Albrecht Durer's (1471-1528) drawing of a geometrical man was an amazing--startling, even--object to the early 16th century consciousness. His …Symmetria partium…humanorum corporum (1537) was a masterpiece, and a key piece of revolutionary visionary thinking.
His Underwysung der Messung ("Treatise on Measuring") written about 500 years ago (in 1525) set the stage for this next work--it is here that we find some of the most recognizable of
Durer's illustrations of the instruments that he employed to do his perspective work. Durer--so far as I can tell--created an orthographically rotating human figures in three-dimensional trapezoids, creating incredibly human-like non-human forms. Supra-human, perhaps; mechanized, calculated, structural. His use of stereometry, the science of measuring volume, was adapted to this study of human form and the relationship between that and movement.
By doing this one could rotate the figures, pinch them, stretch them, and the proportions would remain exactly the same.
They were in a sense a CAT scan. And in this way the person in 1525, seeing this for the first time, would be experiencing something like the sensation of seeing an X-Ray for the first time in 1895 or a magnified flea in 1626. It was a spectacular effort an a major key to understanding movement, and anatomy, and of course map making.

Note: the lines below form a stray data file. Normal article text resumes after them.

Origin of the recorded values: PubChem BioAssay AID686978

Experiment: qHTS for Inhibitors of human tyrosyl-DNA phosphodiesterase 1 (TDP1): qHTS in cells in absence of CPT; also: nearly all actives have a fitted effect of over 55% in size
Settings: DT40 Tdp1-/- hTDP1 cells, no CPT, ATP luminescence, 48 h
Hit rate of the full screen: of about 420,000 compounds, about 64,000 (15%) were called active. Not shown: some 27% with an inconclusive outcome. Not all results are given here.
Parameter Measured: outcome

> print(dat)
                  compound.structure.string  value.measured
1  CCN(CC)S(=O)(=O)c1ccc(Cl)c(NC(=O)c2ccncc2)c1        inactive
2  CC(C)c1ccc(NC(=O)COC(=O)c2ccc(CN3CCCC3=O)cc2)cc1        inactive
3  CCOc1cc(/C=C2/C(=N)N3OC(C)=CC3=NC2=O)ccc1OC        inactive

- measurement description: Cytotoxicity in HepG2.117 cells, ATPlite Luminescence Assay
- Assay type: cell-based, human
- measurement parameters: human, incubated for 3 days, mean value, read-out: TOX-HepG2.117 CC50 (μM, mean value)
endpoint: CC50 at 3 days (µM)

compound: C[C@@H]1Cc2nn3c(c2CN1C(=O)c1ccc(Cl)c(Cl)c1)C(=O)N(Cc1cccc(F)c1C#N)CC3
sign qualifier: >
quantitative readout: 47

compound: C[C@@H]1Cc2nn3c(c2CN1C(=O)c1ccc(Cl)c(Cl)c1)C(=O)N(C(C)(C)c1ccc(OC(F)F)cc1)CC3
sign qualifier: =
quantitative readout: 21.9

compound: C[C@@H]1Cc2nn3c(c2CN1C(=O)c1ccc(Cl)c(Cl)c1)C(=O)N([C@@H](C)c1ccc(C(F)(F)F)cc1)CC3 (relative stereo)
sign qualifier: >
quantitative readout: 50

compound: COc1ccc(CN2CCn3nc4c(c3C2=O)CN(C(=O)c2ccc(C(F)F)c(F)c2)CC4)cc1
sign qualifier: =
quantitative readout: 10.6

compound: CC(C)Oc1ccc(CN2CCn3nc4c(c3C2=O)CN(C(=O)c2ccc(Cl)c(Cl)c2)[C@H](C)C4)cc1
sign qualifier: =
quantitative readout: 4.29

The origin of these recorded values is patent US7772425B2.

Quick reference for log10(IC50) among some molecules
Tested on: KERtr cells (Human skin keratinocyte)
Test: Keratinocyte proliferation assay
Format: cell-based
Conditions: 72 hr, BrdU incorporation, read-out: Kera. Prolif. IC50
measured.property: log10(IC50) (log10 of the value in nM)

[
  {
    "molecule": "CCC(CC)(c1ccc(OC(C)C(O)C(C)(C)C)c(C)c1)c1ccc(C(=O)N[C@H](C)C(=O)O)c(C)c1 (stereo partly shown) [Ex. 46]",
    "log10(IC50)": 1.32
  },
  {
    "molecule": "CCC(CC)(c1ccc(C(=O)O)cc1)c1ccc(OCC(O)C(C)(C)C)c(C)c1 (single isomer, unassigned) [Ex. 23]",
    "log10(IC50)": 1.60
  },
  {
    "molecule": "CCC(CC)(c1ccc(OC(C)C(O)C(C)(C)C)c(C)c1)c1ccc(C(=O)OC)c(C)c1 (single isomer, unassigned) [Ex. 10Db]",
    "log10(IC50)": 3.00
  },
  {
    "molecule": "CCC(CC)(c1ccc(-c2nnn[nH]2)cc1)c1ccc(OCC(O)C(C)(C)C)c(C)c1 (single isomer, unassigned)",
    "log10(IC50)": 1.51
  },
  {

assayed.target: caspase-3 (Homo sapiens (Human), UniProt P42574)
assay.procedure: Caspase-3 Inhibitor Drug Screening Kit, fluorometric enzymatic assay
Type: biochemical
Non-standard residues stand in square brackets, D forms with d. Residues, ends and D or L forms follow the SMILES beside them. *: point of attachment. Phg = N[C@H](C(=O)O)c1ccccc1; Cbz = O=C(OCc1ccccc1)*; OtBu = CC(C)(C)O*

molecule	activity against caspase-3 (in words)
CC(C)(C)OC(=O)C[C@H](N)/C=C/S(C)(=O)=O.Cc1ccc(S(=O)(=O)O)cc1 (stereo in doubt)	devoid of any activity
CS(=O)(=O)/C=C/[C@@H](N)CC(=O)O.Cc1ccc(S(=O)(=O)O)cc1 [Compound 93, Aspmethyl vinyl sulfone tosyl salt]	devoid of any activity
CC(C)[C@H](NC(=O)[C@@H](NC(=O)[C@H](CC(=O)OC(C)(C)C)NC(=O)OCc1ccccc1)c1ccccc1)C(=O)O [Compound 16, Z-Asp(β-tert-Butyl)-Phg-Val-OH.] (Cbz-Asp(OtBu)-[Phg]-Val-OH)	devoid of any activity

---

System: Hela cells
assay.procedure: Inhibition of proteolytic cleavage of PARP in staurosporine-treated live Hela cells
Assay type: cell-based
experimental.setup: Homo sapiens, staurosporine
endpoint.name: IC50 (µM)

This was a new way of thinking about the body, challenging the god-grace and ubiquitous church-inspired revelation of the body and how it worked. This was not a necessarily easy time in which to picture humans in such a scientific way. (In 1553 the physician and theological scholar Michael Severtus would be burned at the stake by John Calvin for his views on the Trinity, Nicean Creed and other related things, though his undeniably revolutionary idea of cardiopulmonary circulation was in itself a direct challenge to church teachings).
Durer’s innovation accommodated empirical observation and allowed for proportional change. Its importance in relational drawing, anatomical and technical, cannot be understated, which I think trumped it as a subversive agent to orthodoxy.
Erhard Schoen (1491-1542) who was one of the most prolific woodcut illustrators in Europe during this period with more than 116 books to his credit, produced Unnderweissung der proportzion unnd stellung der possen, liegent und stehent..., Norenberg 1542 followed Durer showing that the human form was reducible to connected but discrete Euclidean solids, and thereby was a knowable entity. (It is interesting to footnote here that this work came after a period of a dozen or so years in which Schoen produced many heavily anti-Catholic cartoons, broadsides and illustrations.)
Close on the heels of Durer was the work of Georg Bauer (also known as Agricola, 1494-1555) whose De re metallica Liber XII (“12 Books on the Subject of Metals”) in 1556. This work by Agricola (recognized as one of the founding fathers of a number of disciplines--mining geology and metallurgy, mineralogy, structural geology, and paleontology) was actually more concerned with mining and minerals than the title implies. It was here, again, that the illustrations were crucial and revolutionary—his book was a chief resource in mining for hundreds of years, due chiefly for its clear and precise how-to illustrations.